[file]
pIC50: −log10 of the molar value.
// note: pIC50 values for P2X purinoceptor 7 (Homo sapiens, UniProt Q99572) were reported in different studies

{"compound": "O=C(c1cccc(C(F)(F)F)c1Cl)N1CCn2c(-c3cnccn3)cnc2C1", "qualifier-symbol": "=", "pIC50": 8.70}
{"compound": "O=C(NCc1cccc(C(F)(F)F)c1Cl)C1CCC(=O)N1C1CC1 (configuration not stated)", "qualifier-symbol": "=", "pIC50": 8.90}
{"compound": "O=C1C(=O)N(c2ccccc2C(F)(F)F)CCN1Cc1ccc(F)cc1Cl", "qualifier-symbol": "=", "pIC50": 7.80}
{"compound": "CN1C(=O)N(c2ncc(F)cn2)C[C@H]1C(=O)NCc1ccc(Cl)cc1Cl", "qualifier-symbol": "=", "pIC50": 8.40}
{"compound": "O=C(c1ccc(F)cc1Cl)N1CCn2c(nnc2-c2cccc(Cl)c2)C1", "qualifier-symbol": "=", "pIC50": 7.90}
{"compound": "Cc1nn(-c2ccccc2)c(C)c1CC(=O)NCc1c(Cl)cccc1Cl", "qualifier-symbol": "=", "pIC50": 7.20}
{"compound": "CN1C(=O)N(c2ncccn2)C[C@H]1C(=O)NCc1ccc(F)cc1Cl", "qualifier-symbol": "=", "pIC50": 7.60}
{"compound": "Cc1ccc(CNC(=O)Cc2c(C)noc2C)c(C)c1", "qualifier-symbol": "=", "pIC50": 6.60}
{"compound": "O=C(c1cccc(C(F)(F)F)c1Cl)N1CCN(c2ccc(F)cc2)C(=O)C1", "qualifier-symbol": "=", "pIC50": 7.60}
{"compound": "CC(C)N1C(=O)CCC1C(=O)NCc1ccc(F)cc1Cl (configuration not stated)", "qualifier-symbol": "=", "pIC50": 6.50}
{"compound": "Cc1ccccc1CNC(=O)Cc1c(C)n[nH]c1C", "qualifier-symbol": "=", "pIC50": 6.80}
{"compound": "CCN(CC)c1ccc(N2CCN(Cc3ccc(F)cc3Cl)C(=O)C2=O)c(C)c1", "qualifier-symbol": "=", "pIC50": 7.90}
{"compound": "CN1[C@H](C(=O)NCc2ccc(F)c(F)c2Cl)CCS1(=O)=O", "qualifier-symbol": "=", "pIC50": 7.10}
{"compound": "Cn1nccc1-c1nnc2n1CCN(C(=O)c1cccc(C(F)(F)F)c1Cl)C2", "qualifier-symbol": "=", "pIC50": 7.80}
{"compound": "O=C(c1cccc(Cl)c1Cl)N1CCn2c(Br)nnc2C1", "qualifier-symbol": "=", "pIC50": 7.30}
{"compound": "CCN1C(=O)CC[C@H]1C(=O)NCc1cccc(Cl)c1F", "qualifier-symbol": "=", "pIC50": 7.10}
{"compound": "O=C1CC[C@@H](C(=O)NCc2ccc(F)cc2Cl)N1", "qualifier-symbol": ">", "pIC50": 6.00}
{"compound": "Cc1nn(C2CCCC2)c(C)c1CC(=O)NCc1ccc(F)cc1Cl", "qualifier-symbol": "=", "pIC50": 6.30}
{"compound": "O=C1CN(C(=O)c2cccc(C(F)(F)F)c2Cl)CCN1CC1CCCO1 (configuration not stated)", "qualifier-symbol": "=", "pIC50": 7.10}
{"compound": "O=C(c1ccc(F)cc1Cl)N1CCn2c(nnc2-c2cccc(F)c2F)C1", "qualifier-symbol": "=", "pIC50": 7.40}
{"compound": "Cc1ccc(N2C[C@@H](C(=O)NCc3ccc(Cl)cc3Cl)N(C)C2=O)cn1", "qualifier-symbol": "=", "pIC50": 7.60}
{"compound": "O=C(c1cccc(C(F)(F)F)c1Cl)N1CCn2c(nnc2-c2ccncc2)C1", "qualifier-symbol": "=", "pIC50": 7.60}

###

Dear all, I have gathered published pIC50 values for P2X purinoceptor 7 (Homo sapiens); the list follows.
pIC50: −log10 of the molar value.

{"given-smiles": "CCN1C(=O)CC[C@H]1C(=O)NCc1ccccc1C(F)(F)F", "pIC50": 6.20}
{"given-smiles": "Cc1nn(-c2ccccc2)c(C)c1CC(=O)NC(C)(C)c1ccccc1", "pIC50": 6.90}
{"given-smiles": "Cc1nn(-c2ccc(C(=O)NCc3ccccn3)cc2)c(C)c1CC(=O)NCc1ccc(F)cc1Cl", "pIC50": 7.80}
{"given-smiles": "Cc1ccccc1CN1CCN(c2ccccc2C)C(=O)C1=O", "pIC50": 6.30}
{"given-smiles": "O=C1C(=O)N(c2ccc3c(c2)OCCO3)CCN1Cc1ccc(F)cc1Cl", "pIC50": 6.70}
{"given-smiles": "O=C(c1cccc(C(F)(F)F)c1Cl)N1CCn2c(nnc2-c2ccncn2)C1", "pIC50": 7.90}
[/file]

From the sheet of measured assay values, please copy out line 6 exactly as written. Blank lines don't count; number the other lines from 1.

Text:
{"compound": "CN1C(=O)N(c2ncc(F)cn2)C[C@H]1C(=O)NCc1ccc(Cl)cc1Cl", "qualifier-symbol": "=", "pIC50": 8.40}